The U.S. Department of Energy (DOE), as the steward for U.S. energy policy, has long held the principal responsibility for understanding how energy production may result in climate change and how climate change may impact energy production. During the past four decades, DOE’s Office of Science Biological and Environmental Research (BER) program has sponsored research focused on specific aspects of earth system models to improve the understanding of processes represented in these models.

The Atmospheric System Research (ASR) program is a key U.S. research activity addressing a broad area of uncertainty in earth system models: the interdependence of clouds, atmospheric aerosols, and precipitation and how they influences the radiation balance. ASR coordinates closely with the Atmospheric Radiation Measurement (ARM) user facility and ASR research takes advantage of ARM’s suite of measurements of radiation, aerosols, clouds, precipitation, and thermodynamics from its long-term fixed sites, mobile facility deployments, and aerial facility campaigns.

Within ASR, long-term observational data sets are supplemented with process models, laboratory studies, and shorter-duration ground-based and airborne field campaigns to target specific atmospheric processes at various locations and under diverse atmospheric conditions. Earth system models incorporate ASR research results to both understand the processes that govern atmospheric components and to advance earth system model capabilities with greater certainty. ASR seeks to improve process-level understanding of the life cycles of aerosols, clouds, and precipitation and their representation in dynamic models across a range of scales.

In close collaboration with the ARM user facility, ASR seeks to improve understanding of the key cloud, aerosol, precipitation, and radiation processes that affect the Earth’s radiative balance and hydrological cycle, especially processes that limit the predictive ability of regional and global models.

ASR has four priority research areas corresponding to atmospheric regimes with large uncertainties in earth system prediction—aerosol processes, warm boundary-layer processes, convective processes, and high-latitude processes. To better connect research teams working on the processes and process interactions within each of these areas, ASR is organized into four working groups:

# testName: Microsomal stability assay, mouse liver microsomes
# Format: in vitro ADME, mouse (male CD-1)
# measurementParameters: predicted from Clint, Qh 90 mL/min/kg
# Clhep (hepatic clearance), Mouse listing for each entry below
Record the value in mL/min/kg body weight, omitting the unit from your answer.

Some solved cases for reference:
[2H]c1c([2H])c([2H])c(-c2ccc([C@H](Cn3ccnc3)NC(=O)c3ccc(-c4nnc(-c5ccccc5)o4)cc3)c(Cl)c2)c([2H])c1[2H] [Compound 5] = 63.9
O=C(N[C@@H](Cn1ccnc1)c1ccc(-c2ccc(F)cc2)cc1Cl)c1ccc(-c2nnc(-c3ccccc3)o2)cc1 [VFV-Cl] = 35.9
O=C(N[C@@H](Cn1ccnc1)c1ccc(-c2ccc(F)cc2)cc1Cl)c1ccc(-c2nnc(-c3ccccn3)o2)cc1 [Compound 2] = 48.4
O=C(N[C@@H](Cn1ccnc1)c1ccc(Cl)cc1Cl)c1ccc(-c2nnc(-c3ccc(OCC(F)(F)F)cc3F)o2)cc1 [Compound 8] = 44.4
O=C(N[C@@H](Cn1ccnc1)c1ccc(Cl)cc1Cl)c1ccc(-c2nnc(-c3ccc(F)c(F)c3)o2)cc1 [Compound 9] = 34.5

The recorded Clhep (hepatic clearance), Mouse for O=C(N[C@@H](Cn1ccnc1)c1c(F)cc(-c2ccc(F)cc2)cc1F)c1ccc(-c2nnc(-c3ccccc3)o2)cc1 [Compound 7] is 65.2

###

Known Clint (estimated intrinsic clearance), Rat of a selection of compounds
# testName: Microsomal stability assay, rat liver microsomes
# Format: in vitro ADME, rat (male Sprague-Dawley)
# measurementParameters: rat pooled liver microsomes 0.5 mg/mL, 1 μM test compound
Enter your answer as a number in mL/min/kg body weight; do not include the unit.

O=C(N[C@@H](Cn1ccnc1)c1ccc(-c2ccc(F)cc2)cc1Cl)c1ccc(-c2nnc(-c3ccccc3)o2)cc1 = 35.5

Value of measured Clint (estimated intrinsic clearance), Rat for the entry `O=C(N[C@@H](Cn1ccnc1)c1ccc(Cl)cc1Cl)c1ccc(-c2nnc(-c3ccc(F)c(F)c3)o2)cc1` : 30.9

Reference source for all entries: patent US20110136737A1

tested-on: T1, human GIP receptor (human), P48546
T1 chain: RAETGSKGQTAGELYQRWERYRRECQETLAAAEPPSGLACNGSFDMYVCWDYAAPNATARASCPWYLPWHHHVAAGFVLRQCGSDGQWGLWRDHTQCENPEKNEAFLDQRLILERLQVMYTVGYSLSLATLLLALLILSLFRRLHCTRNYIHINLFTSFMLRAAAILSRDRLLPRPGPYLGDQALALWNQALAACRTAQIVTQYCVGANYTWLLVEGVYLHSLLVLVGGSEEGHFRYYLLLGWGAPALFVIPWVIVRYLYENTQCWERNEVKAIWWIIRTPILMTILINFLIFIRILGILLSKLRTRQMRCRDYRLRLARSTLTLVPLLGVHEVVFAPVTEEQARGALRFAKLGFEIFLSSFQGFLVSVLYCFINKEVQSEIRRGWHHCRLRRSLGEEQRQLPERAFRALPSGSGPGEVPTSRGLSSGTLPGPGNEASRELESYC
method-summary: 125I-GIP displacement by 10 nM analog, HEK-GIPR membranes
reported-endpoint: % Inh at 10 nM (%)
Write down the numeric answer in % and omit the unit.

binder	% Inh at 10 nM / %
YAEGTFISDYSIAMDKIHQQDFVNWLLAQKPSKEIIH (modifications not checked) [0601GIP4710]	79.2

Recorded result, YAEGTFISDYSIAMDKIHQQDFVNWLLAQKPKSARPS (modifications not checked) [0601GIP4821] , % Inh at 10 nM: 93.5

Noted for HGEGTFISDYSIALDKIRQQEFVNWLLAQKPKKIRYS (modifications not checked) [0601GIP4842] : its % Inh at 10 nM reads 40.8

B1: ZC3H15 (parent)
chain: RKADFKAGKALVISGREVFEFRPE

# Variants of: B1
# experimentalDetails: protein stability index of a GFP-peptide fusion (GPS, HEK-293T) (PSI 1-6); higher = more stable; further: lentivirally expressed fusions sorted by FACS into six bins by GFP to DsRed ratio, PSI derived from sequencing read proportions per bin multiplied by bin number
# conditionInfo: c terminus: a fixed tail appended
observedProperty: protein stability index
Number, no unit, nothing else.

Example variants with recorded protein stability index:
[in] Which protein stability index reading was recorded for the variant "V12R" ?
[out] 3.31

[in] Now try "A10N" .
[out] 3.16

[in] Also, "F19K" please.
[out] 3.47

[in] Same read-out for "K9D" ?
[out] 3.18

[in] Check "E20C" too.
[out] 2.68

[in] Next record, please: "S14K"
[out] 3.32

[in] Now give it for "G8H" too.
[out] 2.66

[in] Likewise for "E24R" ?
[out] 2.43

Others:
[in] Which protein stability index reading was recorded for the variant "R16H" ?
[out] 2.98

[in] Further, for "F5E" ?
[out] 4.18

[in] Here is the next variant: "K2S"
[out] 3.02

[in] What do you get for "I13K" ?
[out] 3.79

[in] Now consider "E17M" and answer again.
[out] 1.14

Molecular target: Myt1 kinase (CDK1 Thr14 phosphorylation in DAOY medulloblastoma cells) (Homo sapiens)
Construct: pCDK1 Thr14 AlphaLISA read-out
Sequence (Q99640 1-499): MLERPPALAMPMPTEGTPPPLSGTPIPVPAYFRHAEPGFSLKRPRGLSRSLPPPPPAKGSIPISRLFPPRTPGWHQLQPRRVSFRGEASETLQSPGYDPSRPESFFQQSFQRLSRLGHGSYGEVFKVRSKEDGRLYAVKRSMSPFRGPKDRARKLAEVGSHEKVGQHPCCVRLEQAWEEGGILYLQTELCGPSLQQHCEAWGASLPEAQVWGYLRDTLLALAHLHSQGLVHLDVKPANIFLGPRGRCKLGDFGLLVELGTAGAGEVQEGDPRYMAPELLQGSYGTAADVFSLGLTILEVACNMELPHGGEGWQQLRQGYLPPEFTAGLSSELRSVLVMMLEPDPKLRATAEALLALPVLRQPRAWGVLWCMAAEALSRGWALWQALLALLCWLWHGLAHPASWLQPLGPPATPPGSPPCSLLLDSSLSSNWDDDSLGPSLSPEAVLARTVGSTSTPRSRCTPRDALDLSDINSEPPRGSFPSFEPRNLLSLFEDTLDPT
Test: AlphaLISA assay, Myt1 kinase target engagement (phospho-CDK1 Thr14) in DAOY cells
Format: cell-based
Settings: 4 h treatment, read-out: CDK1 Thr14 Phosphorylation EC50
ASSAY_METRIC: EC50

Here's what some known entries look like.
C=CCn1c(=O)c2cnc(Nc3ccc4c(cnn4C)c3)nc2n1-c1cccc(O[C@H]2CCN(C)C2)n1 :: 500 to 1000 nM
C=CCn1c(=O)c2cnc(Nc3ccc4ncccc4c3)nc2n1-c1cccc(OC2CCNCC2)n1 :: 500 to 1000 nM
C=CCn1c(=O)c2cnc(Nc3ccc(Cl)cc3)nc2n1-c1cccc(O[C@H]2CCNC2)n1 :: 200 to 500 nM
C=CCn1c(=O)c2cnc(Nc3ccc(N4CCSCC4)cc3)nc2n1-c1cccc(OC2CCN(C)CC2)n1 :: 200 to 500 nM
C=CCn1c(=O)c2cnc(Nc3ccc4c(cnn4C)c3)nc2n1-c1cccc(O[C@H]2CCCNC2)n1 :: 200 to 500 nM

• Aerosol Processes – understanding of processes governing the spatial and temporal distribution of atmospheric particles and their chemical, microphysical, and optical properties.
  • Warm Boundary Layer Processes – understanding and model representation of processes controlling the structural and radiative properties of clouds, aerosols and their interactions with the underlying surface in the lowest few kilometers of the atmosphere.
  • Convective Processes – understanding and model representation of convective cloud processes and properties including cloud cover, precipitation, life cycle, dynamics, and microphysics over a range of spatial scales.
  • High-Latitude Processes – understanding and model representation of cloud, aerosol, and surface-interaction processes controlling the surface energy budgets in northern and southern high latitude regions.

Becoming ASR

Prior to fiscal year 2009, the principal observation-based DOE programs examining atmospheric processes critical for improving earth system models were the Atmospheric Radiation Measurement (ARM) Program, the Atmospheric Science Program (ASP), and the ARM user facility (ARM). Beginning in 1990, these programs coordinated complementary approaches to quantify the effects of clouds and aerosols on the atmosphere’s radiation balance. The two programs coordinated several joint, field campaigns—typically at ARM facility observatories—thereby combining the distinct measurement scales, methodologies, and expertise available within the two programs to yield complementary data on the same processes, which has led to new insights and understanding.

Studies by the ARM Program focused on clouds and radiative feedbacks based mainly on the long-term observational record from the heavily instrumented ARM facility fixed sites and the first ARM Mobile Facility, supplemented with periodic intensive field campaigns at these sites. In contrast, ASP research made extensive use of controlled laboratory experiments to study key atmospheric processes, especially those involving chemical reactions or composition-dependent aerosol properties, and extended these into the atmospheric environment using in situ measurements in intensive short-term field campaigns.

The October 2009 merger of the ARM Program and ASP into the ASR program brought together ARM expertise in continuous remote sensing measurements of cloud properties and aerosol influences on radiation with the ASP expertise for in situ characterization of aerosol properties, evolution, and cloud interactions.